Originally posted: 2010
The Killam Fellowship program has made clear to me that there are a great many planes on which the United States and Canada have the potential for collaboration. Of course, there are the obvious ones: shared public policy, commerce and trade, joint security, and environmental protection. Living in Canada has also afforded me the opportunity for another important one: friendship. After traveling to Ottawa in September for a joint Killam and Fulbright Canada orientation program though, I became aware of an additional possibility which may be too often overlooked.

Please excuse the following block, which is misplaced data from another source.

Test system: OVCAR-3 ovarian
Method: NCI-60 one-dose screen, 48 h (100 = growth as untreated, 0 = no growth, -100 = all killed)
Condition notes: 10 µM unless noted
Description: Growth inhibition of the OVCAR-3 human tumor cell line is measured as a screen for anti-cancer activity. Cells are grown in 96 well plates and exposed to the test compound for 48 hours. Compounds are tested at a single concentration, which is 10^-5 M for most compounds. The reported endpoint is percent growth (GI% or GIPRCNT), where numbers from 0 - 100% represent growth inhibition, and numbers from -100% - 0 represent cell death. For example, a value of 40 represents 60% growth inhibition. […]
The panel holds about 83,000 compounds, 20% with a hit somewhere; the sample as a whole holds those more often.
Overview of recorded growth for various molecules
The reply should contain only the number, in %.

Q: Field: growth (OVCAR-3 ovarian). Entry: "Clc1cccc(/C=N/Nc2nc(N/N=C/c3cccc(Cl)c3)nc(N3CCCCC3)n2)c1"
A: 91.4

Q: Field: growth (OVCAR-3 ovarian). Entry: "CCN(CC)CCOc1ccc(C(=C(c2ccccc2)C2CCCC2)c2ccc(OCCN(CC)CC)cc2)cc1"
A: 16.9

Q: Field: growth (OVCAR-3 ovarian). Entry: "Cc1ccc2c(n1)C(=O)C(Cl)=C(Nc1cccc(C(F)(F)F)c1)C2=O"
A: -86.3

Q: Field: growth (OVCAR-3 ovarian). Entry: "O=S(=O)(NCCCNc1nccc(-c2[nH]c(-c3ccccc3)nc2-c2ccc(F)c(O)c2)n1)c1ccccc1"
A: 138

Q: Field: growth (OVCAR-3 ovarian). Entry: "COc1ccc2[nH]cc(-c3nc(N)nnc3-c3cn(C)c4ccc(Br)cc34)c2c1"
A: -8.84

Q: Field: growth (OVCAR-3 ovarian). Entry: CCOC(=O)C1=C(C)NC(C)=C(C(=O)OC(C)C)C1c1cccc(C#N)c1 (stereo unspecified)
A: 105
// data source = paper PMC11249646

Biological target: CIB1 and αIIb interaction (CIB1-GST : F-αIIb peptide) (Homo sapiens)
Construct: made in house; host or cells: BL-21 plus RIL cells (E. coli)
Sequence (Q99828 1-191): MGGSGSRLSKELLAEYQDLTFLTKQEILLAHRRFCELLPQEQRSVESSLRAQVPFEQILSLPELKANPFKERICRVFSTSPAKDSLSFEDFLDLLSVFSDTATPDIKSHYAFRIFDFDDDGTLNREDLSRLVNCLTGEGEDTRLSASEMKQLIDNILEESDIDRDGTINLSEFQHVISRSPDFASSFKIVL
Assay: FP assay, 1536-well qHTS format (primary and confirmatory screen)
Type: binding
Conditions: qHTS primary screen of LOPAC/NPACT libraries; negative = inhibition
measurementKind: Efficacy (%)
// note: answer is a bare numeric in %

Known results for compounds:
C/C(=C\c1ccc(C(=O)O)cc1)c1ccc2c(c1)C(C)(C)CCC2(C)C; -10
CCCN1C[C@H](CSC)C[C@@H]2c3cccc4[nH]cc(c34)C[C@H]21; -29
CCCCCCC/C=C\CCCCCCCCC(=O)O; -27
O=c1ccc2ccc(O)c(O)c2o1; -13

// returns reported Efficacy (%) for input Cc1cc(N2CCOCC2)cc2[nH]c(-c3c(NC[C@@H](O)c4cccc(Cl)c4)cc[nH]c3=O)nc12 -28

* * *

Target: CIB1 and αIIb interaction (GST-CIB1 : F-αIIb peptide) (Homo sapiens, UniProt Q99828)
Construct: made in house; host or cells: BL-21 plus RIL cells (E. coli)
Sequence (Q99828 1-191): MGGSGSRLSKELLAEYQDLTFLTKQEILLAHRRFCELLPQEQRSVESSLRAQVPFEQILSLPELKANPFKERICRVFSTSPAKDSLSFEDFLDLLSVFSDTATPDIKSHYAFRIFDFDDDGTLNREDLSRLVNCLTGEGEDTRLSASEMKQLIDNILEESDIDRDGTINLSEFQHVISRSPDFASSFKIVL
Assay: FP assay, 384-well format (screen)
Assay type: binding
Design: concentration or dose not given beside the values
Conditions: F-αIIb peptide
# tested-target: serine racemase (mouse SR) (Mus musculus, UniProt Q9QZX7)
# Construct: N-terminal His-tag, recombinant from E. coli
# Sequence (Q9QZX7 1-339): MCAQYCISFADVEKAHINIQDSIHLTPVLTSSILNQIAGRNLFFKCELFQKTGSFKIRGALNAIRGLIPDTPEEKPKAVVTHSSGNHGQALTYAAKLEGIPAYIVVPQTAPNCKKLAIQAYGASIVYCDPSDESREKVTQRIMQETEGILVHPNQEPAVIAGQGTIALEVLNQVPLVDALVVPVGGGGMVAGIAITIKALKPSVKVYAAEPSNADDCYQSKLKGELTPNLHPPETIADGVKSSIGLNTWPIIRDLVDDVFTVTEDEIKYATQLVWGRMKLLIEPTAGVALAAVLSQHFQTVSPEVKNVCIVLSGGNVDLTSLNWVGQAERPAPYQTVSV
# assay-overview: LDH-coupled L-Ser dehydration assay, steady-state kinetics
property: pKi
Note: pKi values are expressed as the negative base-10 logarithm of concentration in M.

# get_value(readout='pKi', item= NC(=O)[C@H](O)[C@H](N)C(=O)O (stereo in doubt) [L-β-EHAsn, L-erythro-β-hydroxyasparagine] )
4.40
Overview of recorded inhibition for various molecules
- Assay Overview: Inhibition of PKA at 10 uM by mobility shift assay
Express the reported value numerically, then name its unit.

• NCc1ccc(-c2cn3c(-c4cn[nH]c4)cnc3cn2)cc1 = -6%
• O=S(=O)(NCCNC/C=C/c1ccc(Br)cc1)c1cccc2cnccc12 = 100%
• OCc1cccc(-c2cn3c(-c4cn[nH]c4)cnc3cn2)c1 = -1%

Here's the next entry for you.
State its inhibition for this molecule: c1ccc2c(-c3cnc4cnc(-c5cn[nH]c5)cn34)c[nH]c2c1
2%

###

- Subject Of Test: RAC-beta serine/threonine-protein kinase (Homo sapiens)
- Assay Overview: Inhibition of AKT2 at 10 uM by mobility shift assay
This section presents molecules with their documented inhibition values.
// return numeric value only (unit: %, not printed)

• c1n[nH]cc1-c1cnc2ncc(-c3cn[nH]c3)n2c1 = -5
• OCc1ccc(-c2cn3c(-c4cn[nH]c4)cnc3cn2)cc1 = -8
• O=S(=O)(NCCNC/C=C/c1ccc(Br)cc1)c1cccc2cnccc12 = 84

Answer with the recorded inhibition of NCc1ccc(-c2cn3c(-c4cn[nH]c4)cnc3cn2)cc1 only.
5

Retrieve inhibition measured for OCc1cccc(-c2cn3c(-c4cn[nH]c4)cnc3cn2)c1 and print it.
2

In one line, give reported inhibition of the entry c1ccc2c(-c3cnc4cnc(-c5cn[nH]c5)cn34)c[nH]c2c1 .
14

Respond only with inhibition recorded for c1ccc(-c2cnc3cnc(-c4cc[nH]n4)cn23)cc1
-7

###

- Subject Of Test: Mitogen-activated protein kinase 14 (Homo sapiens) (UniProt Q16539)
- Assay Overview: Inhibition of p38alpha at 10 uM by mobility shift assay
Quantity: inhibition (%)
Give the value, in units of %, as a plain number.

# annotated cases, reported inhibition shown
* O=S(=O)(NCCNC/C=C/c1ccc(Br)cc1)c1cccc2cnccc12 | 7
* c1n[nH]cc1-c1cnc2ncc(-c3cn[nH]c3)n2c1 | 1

We stand to gain a lot by sharing our ideas with each other. It was a profound experience to sit at the dinner table during our orientation and engage in conversation with some of the greatest academic minds, with leaders of industry, and with policymakers from both countries. I realized that as North Americans we all face many of the same challenges, but the responses from our business community, political leaders, and the academy are sometimes very different, and in that I see opportunity for learning and exchange. Neither country should be so brash as to think we have a monopoly on all the best ideas.
Gregory Johnsen is a senior majoring in Economics and International Studies at UW. He was awarded a 2010-2011 Killam Fellowship for a semester of study at McGill University in Montréal.